All of the games were drawn, but it was only because there were several missed wins. Aronian finished 1.5 points ahead of his nearest rival to win easily.

The final day of the Grenke Chess Classic was hard fought even though Levon Aronian had already clinched first place. Though all four games were drawn, several were very interesting.

In one of them, Arkadij Naiditsch, who plays for Azerbaijan, looked like he had walked into a rather basic tactic against Hou Yifan of China, but it turned out not to be enough to change the balance of the game:

Yifan Hou vs. Arkadij Naiditsch
GRENKE Chess Classic | Karlsruhe GER | Round 7 | 22 Apr 2017 | ECO: C11 | 1/2-1/2
1. e4 e6 2. d4 d5 3. Nc3 Nf6 4. e5 Nfd7 5. f4 c5 6. Nf3 a6 7. Be3 Qb6 8. Rb1 Nc6 9. Qd2 Qc7 10. Be2 cxd4 11. Nxd4 Bc5 12. O-O Nxd4 13. Bxd4 Bxd4+ 14. Qxd4 Qc5 15. Qxc5 Nxc5 16. Kf2 Bd7 17. Bd3 Ke7 18. Ke3 Bb5 19. Bxb5 axb5 20. a3 Ra5 21. Rf3 Rc8?! I'm not sure if this was a sacrifice or a blunder. Even though Black's position is almost certainly survivable after b4, there was no need to walk into this.
21... Nd7  )
22. b4! Rxa3 23. Kd4! And Black must lose material as both bxc5 and Nxd5+ are serious threats
23... Ra4!
23... Nd7 24. Nxd5+  )
24. Nxa4 Nxa4 The dust has cleared and Black is down an exchange for a pawn, but he has a very solid position and more active pieces. Hou never really managed to create winning chances.
25. Kd3 g6 26. Kd2 h5 27. g3 Rc4 28. h3
28. c3 It was better not to allow Rd4+, but it still would have been very hard for White to find a plan.  )
28... Kd7 29. g4
29. c3 Again, Rd4+ should not be allowed.  )
29... Rd4+ 30. Kc1 hxg4 31. hxg4 Kc6 32. Rbb3 Re4 33. Rf1 g5! The simplest solution; Black starts liquidating pawns.
34. fxg5 Rxg4 35. Rxf7 Rxg5 36. Rh3 Rxe5 37. Rhh7 Re4 38. c3 Kd6 The rest was not too interesting. White does not have enough pawns left to play for a win as Black will easily exchange off the last two.
39. Rd7+ Ke5 40. Rh5+ Kf6 41. Rh6+ Kf5 42. Rh3 b6 43. Rf7+ Ke5 44. Rf2 Rc4 45. Re2+ Kd6 46. Kd2 d4 47. cxd4 Rxb4 48. Rh4 Rb2+ 49. Kd3 Rb3+ 50. Kc2 Rc3+ 51. Kd2 Rc6 52. Rh6 Kd5 53. Re5+ Kxd4 54. Rhxe6 Rxe6 55. Rxe6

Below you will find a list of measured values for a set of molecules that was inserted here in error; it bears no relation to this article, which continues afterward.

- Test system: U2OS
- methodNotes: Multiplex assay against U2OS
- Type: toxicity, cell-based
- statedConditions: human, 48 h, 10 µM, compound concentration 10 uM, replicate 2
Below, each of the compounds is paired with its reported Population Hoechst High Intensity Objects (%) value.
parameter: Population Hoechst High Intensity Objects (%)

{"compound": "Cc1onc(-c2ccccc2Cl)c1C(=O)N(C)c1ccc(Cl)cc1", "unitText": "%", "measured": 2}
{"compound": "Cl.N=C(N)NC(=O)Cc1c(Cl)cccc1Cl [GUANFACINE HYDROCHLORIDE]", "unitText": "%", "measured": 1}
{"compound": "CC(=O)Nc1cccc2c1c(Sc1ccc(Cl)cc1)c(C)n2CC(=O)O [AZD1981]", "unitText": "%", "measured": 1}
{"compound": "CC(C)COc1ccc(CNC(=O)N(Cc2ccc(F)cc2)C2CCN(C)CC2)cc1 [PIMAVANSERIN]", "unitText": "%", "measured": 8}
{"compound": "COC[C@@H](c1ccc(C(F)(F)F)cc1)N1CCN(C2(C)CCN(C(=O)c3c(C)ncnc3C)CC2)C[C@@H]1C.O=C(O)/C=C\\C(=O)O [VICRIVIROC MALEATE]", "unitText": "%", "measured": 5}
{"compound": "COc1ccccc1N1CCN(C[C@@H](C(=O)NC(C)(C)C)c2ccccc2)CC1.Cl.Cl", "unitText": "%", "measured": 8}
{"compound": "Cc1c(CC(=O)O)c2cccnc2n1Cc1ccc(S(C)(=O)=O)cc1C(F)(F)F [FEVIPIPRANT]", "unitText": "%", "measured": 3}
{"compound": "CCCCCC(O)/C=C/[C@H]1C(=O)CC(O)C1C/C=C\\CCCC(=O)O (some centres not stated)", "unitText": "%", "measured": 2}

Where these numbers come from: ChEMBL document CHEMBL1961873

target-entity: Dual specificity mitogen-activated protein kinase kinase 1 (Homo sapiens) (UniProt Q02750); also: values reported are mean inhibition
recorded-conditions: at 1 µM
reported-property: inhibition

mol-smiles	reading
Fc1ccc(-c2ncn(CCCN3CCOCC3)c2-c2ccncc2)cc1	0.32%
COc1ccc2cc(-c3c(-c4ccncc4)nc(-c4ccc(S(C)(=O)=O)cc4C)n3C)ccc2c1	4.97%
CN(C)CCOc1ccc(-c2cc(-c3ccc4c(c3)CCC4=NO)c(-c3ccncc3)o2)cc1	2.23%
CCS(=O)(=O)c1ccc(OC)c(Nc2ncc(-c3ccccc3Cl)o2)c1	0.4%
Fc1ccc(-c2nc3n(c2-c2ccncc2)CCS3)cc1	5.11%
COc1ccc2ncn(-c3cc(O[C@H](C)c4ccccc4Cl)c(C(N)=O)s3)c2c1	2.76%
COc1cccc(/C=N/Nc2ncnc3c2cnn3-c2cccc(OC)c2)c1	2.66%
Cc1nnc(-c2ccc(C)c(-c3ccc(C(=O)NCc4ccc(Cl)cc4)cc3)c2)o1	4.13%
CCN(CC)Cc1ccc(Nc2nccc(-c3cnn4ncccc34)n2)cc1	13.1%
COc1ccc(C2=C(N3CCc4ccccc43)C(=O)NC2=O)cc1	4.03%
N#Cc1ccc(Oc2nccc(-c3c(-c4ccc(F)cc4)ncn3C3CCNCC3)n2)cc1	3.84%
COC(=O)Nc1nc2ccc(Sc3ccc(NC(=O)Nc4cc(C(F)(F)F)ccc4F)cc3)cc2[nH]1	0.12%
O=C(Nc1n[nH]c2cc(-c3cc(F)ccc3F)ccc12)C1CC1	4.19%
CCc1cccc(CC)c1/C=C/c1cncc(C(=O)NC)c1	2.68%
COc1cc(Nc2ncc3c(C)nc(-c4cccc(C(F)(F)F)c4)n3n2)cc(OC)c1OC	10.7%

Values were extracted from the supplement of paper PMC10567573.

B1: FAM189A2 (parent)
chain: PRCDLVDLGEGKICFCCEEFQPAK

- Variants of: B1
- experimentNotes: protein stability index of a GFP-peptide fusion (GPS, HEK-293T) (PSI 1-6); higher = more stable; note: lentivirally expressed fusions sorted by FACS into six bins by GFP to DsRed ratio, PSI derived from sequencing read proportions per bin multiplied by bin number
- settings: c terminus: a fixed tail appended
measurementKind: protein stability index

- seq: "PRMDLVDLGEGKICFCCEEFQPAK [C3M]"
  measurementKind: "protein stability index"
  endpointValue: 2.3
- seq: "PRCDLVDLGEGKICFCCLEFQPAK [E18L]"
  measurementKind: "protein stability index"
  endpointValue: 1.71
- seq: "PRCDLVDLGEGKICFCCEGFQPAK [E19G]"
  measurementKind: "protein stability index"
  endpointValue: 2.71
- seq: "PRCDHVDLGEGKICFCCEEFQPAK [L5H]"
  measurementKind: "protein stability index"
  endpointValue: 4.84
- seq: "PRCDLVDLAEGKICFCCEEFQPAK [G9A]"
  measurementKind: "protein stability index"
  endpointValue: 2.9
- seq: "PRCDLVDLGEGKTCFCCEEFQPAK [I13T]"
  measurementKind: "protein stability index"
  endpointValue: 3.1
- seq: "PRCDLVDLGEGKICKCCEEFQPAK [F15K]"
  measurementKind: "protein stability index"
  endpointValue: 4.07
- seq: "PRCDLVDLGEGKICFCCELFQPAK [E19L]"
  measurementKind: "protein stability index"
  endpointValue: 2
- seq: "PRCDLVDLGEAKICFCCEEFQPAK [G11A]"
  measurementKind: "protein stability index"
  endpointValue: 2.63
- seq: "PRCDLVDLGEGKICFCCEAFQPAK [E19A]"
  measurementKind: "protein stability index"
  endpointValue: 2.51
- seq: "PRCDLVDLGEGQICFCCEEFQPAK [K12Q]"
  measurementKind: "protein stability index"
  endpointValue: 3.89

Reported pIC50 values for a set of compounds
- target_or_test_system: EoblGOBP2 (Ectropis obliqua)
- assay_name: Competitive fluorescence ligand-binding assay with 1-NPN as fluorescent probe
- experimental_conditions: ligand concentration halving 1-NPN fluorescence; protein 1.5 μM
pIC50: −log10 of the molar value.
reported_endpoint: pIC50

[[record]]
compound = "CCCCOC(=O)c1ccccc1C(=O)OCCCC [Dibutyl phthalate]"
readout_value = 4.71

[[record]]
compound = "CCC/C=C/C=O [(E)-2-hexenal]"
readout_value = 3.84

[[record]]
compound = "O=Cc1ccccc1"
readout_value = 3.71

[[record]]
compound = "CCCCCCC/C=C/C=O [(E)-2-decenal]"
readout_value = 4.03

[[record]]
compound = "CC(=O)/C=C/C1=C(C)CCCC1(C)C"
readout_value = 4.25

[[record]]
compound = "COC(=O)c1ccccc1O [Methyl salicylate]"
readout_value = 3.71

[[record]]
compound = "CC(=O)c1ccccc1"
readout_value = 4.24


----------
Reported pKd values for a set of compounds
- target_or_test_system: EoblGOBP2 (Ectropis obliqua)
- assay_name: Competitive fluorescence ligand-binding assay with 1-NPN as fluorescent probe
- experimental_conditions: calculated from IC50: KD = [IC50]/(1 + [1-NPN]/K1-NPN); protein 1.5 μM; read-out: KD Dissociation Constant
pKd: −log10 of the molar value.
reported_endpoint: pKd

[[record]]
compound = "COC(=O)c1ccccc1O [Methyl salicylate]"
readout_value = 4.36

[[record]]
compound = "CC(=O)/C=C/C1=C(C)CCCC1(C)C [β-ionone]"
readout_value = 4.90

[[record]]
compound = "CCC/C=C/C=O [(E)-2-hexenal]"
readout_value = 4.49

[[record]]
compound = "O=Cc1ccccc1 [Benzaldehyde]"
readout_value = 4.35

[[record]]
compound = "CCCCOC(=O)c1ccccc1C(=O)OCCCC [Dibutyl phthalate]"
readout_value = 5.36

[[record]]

Magnus Carlsen, the Norwegian World Champion, would have salvaged a decent, although still disappointing result (by his standards) if he had managed to beat Maxime Vachier-Lagrave of France. Carlsen achieved a pleasant position out of the opening, but then made a decision I did not really understand:

Magnus Carlsen vs. Maxime Vachier-Lagrave
GRENKE Chess Classic | 0:49:33-0:43:33 | Round 7 | 22 Apr 2017 | ECO: A00 | 1/2-1/2
1. e4 c5 2. Nf3 d6 3. d4 cxd4 4. Nxd4 Nf6 5. Nc3 a6 6. Be2 e5 7. Nb3 Be7 8. Be3 Be6 9. Qd3 Nbd7 10. Nd5 O-O 11. O-O Bxd5 12. exd5 Ne8 13. a4 Bg5 14. a5 Bxe3 15. Qxe3 Nef6 16. c4 Rb8 17. Rfb1 Qc7 18. Nd2 b6 19. Nb3 Nc5 20. axb6 Rxb6 21. Nxc5?! I don't understand this move at all. It leaves White with a bad bishop and Black has the potential to blockade the pawn on d6 with his knight.
21. Na5 This move looked thematic and strong. White could follow with b4 and eventually White would be able to play c5. It looks to me as if White would have an advantage.  )
21... dxc5 22. b4 Rfb8 23. Rd1 Rxb4 24. Rxa6 The computer evaluate this position as better for White, but I have a hard time believing it. The pawn on d5 can be blockaded and White's light-squared bishop will be very poor compared to the Black knight.
24... Rb3! 25. Qg5
25. Rd3 Rb1+  )
25... h6
25... Ne4 This should also hold pretty easily.  )
26. Qf5 Qc8 The simplest solution.
26... R3b6 Is the computer's suggestion, but I prefer Vachier-Lagrave's choice.  )
27. Qxc8+ Rxc8 28. Rc6 Rbb8!
28... Rxc6? 29. dxc6 And the pawn will promote.  )
29. Bd3 e4 30. Bc2 Rxc6 31. dxc6 Rc8 32. Ba4 Kf8 Black is absolutely fine as White has no points of entry.
33. Bb5 Ke7 34. Ra1 Ng4! Another good move. Black will soon play Ne5 and it will be hard for White to hold onto the pawn on c6.
35. Ra7+ Ke6 36. f3 exf3 37. gxf3 Ne5 38. f4 Nf3+
38... Nxc6 This move was also possible.
39. Ra6 Kd7 40. f5 g5 41. fxg6 fxg6 42. Kg2 Kd6  )
39. Kf2 Nd4 40. Ke3 g6! A final accurate move. Black will shut down the kingside and center and only then take the pawn on c6.